The Empress of the Kentoku Archipelago, also known as the Rora of the Dasaka Empire, sits on the Diamond Throne and rules the realm from Sado. Although the titles are usually used synonymously and always are held by the same person they are separate in the eyes of Dasakan law. The title of empress is temporal in nature and refers to the sovereign's physical presence over the realm, while "rora" is specific to the sovereign's spiritual authority granted through Zuto Nui and grants them eminence over all other Dasaka. The titles were meant to compliment and fortify the other, as written by law scholars in the beginning of the Empire.
Rora traditionally reign until they feels they have accomplished all that they could in their role as sovereign, typically a while after they become datsue, at which point they abdicate in favor of the crown princess and assume the post-regal title of "Tenjō." They can then become scholars of law, priestesses of Zuto Nui, return to the clan territory, advise the current rora, or pursue any line of work they please. Famous examples of this were Arsexis II, who was enthralled with studying the Kanohi Dragons, and Yunara, who served as an eminent scholar post-abdication.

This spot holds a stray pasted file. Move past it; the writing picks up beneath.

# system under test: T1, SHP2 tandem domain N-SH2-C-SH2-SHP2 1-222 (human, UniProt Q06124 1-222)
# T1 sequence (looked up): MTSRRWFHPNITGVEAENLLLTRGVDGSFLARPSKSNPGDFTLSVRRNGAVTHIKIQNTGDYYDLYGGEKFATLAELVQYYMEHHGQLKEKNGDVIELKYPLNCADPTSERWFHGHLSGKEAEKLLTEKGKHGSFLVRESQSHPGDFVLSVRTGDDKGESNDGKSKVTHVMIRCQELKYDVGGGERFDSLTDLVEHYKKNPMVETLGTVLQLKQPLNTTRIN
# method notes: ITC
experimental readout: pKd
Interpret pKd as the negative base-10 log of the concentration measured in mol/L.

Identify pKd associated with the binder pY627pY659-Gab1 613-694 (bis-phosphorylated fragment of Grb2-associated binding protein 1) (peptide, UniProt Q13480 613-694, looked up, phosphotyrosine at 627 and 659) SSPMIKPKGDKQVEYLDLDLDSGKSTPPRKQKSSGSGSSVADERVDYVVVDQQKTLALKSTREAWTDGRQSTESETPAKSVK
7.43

Chōjo of the Dasaka Empire Edit
A similar distinction can be made between the titles of crown princess and the Chōjo. Both can be applied to the heir apparent to the throne, but are separate. In the past, crown princesses have been Toroshu of the Umbraline Clan, in which case they did not hold the rank of chōjo, which is particular to the heir's spiritual role on Sado. All heirs apparent have been crown princesses, but not all crown princesses have been chōjo.
List of Rora Edit
There have been dozens of rora in the thousands of years of the Empire, so this list is not exhaustive.
Note: Individuals marked with a † were chōjo before acceding the throne; all others were Umbraline toroshu.
- The titles were based on Japanese words. "Rora" was based on the Japanese word rūrā, which means "ruler." Similarly, "chojō" was based on ōjo, meaning "princess," and "tenjō" on tenchō, or "culminating point."
- Rora may also hold the title "Lady of Sado," meant to indicate their individual rulership of the mentioned island and the Imperial Palace.